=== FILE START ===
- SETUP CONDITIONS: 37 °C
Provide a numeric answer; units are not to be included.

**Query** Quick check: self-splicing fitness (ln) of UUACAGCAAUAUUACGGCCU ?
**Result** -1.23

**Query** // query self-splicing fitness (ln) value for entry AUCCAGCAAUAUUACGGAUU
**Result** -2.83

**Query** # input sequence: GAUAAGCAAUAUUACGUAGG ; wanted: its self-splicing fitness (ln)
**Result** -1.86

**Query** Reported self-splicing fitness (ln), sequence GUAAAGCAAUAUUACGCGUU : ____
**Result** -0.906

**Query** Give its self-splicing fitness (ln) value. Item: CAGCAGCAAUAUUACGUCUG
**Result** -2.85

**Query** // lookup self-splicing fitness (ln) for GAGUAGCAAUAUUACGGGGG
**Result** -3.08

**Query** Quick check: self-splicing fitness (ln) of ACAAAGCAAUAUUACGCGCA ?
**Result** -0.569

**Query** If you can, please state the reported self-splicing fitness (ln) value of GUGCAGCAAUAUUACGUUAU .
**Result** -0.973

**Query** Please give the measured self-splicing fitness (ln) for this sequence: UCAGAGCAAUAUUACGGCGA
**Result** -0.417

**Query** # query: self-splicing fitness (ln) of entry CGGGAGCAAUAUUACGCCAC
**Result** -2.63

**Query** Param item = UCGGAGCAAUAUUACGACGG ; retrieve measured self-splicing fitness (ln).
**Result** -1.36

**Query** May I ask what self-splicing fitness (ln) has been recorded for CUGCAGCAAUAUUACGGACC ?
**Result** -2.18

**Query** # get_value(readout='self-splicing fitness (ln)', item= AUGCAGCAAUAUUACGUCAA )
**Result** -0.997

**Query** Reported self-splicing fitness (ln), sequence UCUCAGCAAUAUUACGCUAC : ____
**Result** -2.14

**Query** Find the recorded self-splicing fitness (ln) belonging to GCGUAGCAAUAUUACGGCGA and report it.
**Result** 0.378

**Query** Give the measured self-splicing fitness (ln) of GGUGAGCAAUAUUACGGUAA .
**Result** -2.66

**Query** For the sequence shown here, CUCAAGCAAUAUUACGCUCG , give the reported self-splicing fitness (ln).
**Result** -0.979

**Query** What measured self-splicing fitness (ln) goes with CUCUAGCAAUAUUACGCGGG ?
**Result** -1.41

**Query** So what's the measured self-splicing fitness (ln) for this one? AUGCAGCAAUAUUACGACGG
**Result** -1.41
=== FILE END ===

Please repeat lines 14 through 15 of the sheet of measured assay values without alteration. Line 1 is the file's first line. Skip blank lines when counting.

**Result** -3.08

**Query** Quick check: self-splicing fitness (ln) of ACAAAGCAAUAUUACGCGCA ?